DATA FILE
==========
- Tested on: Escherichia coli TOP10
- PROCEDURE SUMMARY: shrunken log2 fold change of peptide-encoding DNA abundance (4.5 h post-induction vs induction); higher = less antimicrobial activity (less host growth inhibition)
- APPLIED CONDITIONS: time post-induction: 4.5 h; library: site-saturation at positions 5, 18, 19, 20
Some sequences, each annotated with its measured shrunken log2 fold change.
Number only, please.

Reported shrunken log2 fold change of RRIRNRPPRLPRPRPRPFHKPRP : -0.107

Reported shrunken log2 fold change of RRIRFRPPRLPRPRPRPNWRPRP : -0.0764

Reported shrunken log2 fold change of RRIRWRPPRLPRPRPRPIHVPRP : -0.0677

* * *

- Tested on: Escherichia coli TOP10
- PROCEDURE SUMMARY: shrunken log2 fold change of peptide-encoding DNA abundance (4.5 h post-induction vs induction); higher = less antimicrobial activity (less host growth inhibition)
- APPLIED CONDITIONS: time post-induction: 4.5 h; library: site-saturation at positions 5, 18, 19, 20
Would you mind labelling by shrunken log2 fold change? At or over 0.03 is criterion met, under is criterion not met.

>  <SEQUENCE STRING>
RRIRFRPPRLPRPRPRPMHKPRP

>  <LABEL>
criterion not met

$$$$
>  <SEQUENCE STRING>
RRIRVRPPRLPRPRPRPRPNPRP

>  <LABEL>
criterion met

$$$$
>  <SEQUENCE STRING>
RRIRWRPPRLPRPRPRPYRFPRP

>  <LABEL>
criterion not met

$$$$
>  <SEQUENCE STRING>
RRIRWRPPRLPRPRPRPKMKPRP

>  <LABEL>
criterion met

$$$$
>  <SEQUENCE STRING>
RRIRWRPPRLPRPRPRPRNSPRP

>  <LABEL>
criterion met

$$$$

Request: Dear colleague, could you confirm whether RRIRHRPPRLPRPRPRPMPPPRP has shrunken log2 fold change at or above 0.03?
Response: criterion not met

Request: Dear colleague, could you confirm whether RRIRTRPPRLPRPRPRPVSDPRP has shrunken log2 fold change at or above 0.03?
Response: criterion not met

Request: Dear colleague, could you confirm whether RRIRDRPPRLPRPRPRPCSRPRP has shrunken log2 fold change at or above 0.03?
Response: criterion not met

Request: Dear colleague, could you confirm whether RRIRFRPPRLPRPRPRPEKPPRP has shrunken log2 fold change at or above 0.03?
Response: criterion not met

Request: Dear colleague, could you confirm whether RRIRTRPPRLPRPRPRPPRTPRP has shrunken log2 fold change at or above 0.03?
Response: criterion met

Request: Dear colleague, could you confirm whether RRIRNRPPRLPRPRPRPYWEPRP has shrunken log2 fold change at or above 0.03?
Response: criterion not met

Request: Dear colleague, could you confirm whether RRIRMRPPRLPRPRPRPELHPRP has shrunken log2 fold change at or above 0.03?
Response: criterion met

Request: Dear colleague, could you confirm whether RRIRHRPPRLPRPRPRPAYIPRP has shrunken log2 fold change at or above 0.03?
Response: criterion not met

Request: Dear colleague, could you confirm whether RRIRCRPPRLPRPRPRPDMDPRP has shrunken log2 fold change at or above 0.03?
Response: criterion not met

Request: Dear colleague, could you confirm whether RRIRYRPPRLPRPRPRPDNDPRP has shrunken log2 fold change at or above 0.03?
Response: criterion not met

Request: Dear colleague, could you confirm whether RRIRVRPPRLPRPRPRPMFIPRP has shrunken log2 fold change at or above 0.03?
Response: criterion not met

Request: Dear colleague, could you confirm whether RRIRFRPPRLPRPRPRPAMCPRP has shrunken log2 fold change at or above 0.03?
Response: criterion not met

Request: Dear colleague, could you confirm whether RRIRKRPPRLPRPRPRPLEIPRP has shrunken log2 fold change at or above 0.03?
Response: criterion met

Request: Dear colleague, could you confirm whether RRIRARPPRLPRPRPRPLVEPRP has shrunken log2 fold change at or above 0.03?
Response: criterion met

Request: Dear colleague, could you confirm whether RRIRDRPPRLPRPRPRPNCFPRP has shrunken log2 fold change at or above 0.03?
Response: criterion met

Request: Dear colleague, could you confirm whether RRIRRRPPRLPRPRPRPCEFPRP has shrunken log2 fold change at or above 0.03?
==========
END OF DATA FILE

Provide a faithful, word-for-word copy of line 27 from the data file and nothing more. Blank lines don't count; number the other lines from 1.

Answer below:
criterion not met